Blacks, Latinos and American Indian high school students in Los Angeles County are less well prepared for college than their Anglo and Asian counterparts, according to a recent analysis by the county Office of Education.
Angel A. Sanchez, a demographer for the county education office in Downey, found that students belonging to these ethnic minorities lagged behind Asian and Anglo students in such measures of readiness for college as enrollment in advanced science and mathematics courses.
Asian and Filipino students were much better represented in college-preparatory courses than other minorities or Anglos. A large proportion of Asian and Filipino graduates had taken tough courses, including math, foreign language, English and other courses required for entrance to the University of California.
Looking at countywide statistics supplied by the state, Sanchez found dramatic differences in preparedness.
For the 1986-87 academic year, 13% of graduating American Indian students had completed the sequence of UC-required courses, compared to 31.7% of Anglo graduates and 54.4% of Asian graduates. Slightly more than 16% of Latino graduates and nearly 23% of black graduates completed the courses.
Sanchez said all ethnic groups in the county had slightly higher rates of completion than they had in June, 1986.
The state’s ethnic pattern of preparedness was much like Los Angeles County’s. Statewide, a slightly smaller proportion of Asian and Filipino graduates finished the UC requirements in 1986-87 (49.2% and 36.7%, respectively). The percentage of American Indian graduates completing the courses was higher--17.3%--than in Los Angeles County.
Sanchez also looked at ethnic patterns in enrollment in advanced science and math courses.
In 1987-88, Asians had the highest percentage representation in advanced math courses, followed next by Filipinos, then by Anglos.
Chemistry also attracted a larger proportion of Asians than other ethnic groups.
More than 39% of the county’s Asian seniors took physics. Latino students were the least well represented in county physics courses, with 7.8% of the seniors taking the course.
Sanchez reported his findings in the October issue of Trends, a newsletter on educational issues published by the county Office of Education and distributed to local school districts. Sanchez urged districts to look at ethnic course-taking trends in their own schools as a first step in their efforts to increase the number of minority students who finish high school and go on to college.
Breakdown of Graduates
There were 65,035 graduates from Los Angeles County public high schools in 1987. Of that number, 42.7% were Anglo, 30.5% Latino, 13.7% black, 10.6% Asian, 1.8% Filipino, 0.4% Pacific Islander and 0.3% American Indian.
The California Office of Education, which keeps track of demographic trends throughout the state, points out that all ethnic groups statewide have shown gains in recent years in numbers of students taking rigorous courses. For example, the percentage of blacks completing UC requirements has risen from 18.4% in 1984-85 to 22.9% last year. “Blacks are closing the gap,” a state education spokesman said.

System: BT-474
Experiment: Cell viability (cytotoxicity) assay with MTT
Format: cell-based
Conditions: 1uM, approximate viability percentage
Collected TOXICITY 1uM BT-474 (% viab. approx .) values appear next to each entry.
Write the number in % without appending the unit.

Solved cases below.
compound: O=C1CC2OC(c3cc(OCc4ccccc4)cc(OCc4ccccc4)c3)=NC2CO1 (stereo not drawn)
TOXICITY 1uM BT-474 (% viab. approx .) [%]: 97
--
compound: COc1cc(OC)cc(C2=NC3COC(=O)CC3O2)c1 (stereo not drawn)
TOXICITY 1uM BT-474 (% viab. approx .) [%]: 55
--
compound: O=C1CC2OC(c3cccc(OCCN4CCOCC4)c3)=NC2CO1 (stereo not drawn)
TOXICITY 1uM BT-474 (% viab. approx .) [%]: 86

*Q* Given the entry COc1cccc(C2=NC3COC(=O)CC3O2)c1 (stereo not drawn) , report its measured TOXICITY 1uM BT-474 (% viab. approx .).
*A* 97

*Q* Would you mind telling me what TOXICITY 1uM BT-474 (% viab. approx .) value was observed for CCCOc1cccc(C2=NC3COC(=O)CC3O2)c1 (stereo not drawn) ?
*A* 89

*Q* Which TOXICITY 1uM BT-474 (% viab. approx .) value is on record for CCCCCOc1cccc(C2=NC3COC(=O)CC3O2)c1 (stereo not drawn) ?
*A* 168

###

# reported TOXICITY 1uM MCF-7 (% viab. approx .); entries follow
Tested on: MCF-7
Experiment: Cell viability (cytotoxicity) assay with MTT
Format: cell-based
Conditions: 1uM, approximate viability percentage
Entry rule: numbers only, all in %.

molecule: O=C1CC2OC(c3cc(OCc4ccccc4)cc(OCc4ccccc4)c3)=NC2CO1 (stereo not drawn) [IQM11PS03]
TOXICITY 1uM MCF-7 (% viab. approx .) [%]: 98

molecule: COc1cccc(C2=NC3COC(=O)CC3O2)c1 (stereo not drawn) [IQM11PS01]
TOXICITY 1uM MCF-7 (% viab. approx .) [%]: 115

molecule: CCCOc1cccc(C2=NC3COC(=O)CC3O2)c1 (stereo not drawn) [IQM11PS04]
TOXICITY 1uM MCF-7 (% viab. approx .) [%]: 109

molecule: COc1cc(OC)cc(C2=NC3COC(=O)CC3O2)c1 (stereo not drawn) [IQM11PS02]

The state also notes that more minority students than ever before are taking the Scholastic Aptitude Test, a standardized test of academic ability often required for admission to college. Statewide, the number of American Indians taking the SAT jumped 154% between 1983-84 and 1987-88. Twenty-four percent more black students and 34% more Latino students took the SAT in 1987-88 than in 1983-84.
Asked to comment on the ethnic pattern in college preparedness, California Supt. of Public Instruction Bill Honig said preparing minority students for college is a continuing concern. “We’ve got to get these kids started early or they are not going to be able to go to college.”
In the future, public high schools will be asked to give the state an ethnic breakdown of graduates who go on to college, Honig said.
PUBLIC HIGH SCHOOL COURSE ENROLLMENT
Blacks, Latinos and American Indians in Los Angeles County lag behind other ethnic groups in taking advanced courses and subjects required to enter the University of California, according to state Department of Education statistics. Figures below show percentage of students in each ethnic group enrolled in advanced courses in 1987-88. (For example, 44.4% of Asian juniors and seniors in the county took advanced math. Column totals do not equal 100%.)
ADVANCED MATH* PHYSICS** CHEMISTRY** Asian 44.4 39.4 68.9 Anglo 14.4 14.3 35.0 Black 6.0 8.0 34.1 Latino 6.3 7.8 27.6 Filipino 23.8 25.0 60.5 Pacific Islander 11.8 15.8 40.1 American Indian 7.3 9.0 28.5
* juniors and seniors
** seniors only
Percentage of 1987 graduates within in each ethnic group, who completed UC requirements:
Asian . . . 54.4
Anglo . . . 31.7
Black . . . 22.9
Latino . . . 16.1
Filipino . . . 39.7
Pacific Islander . . . 30.9
American Indian . . . 13.0
COUNTY AVERAGE . . . 28.6
STATE AVERAGE . . . 29.4